It works. Let’s start there. Goal setting helps you focus your actions to accomplish that goal. Fact is that goals increase your performance, especially when you are setting yourself tasks. If goal setting is a part of your daily life when you are studying, you accomplish two things:
- Every day you will know what to do
- Every day you can measure your progress
We all understand why this helps your performance. When you start the day knowing what you want to get done, you don’t need to spend any time figuring out what needs to get done, you can immediately focus on how you are going to complete the task. That saves you a lot of time and decision making effort.
In other words, you become more efficient, in both your time and your activities.
You also know the starting point at the beginning of the day; what tasks did I set myself today? Looking back at this starting point gives you direct feedback on your performance, another key element in both motivation and learning.
Just do it. If a simple tool like this can save you so much time and effort, are you doing it every day? At least on the days that you study, right?
But just doing it seems to be the hard part. That is where personal leadership, your ability to coach and move yourself towards your goals, becomes important.
Goals setting is an easy skill to acquire. Rather than turning your life into a set of to do’s or tasks, think about your long term vision, the bigger picture, for example:
“In three years I want to graduate from my bachelors degree.”
This goal is clear enough for a long term goal: three years, graduate, bachelors degree, and gives you enough direction to focus your activities per term:
“My bachelor consists of 9 terms; in order to graduate in three years, I need to pass all courses in every term, starting today.”
The breakdown of the long vision into actions you can take today and in the near future are crucial steps in goal setting; graduation is far away, term 1 is now.
You can now connect your long term vision, through your understanding of what you need to do, to a short term vision:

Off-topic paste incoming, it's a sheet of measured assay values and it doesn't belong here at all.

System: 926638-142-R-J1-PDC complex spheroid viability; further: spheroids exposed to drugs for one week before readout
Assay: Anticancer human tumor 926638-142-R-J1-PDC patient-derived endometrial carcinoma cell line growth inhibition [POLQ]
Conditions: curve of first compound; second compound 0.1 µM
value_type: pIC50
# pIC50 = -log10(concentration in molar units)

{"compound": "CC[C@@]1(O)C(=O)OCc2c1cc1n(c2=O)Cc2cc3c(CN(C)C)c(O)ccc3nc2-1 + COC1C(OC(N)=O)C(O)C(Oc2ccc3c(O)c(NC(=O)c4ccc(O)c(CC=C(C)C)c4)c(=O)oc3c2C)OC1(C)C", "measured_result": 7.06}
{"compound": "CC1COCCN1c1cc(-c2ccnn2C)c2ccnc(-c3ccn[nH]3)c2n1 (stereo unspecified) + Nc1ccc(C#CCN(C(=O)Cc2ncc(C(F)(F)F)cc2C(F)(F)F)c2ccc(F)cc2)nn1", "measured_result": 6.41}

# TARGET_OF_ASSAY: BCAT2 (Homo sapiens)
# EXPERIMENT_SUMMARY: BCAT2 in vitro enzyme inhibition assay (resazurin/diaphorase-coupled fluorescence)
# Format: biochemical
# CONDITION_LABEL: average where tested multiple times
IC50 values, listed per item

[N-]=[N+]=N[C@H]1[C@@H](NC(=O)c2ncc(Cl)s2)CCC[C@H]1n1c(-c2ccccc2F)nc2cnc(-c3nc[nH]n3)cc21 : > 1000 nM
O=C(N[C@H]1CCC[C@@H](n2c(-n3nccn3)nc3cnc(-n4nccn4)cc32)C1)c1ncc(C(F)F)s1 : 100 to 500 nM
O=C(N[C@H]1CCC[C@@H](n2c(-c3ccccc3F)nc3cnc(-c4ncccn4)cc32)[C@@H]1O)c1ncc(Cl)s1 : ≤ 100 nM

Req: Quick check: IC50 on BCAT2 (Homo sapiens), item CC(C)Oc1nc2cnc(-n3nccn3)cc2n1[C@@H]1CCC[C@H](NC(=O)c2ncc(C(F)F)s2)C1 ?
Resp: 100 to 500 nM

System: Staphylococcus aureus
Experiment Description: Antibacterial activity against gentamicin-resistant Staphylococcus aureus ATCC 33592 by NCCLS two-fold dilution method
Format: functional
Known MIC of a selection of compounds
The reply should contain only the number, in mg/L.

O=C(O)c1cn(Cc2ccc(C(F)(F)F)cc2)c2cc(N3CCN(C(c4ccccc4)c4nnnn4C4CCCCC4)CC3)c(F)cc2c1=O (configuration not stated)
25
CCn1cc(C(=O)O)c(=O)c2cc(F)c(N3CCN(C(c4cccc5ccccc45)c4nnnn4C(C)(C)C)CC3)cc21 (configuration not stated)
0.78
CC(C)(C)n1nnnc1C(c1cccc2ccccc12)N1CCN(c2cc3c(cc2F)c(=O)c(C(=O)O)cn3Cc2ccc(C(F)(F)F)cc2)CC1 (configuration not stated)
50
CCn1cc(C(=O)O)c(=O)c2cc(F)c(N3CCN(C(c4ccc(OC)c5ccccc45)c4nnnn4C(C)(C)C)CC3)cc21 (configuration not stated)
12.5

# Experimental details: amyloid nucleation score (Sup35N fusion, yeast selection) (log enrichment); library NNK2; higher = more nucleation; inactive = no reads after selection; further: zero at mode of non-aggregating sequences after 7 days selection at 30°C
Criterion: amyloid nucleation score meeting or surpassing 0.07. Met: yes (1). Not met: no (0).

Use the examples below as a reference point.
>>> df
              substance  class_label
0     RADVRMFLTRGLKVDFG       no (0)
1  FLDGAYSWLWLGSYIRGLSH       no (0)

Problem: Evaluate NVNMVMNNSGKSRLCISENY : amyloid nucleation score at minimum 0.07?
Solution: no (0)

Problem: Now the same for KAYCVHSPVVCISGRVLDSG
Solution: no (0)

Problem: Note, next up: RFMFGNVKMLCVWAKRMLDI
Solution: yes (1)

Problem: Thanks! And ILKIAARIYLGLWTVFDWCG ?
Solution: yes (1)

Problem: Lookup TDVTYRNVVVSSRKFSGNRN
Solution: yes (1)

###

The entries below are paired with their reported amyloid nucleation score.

“I will pass the three courses in term 1, and I am aiming for a score of 75/100 on average over the three course.”
The next question you ask yourself is: what do I need to do to pass the three courses in term one? Per course, you can break down these tasks into weekly and daily actions; making your progress in learning measurable for yourself.
Certainly if you do this every day during a term, consciously or unconsciously, you will finish your courses and pass your exams easily.
That makes sense. It sure does! Certainly you understand it, but do you know it? To me, to know means that I do not only get the concept but apply it to my daily life; not in everything mind you (balance people, balance!) but when I need to get things done, and done properly, goal setting is a great tool.
It ties into your motivation psychology, and the link is very simple. If I say, Let’s run a marathon in two months, you might say: Are you crazy! But if I say, lets go for a 30 minute jog, 3 times a week, you might say: sure, I can do that.
Once you start jogging for thirty minutes, something changes. After 4 or 5 jogs, you can jog for 45 minutes, maybe even break into a run for a bit. After three weeks of jogging, you notice you are going faster and your general fitness seems to improve.
If then I say, lets practice to run a10K run, you might say: sure, I can actually train to do that. And so the virtuous cycle moves you forward.
Drawing the bigger picture, like running a marathon, is helpful, because it gives you a sense of direction: That is why I am putting effort into this. But breaking down the big picture into smaller steps and realizing that taking these steps brings you closer to the big picture, that is what will keep you going until you get there! Or at least get close to where you wanted to be.
Going course, by course, term by term, is like going kilometer by kilometer in a run. Every step, every chapter, brings you closer to the finish line.
Some people are driving east looking for a sunset. Setting a top three of things that you want to get done every day is easy. Following through on them is something you can learn to do. Connect the three things you get done every day to what you want to accomplish in life, and you will find a lot of energy, every day again, to keep going at it – even when things get tough.
Goal setting makes sense to me for a number of reasons. When was the last time you looked at your to do’s for today in terms of the bigger picture for your student life?
P.S. Obviously the sun sets in the west…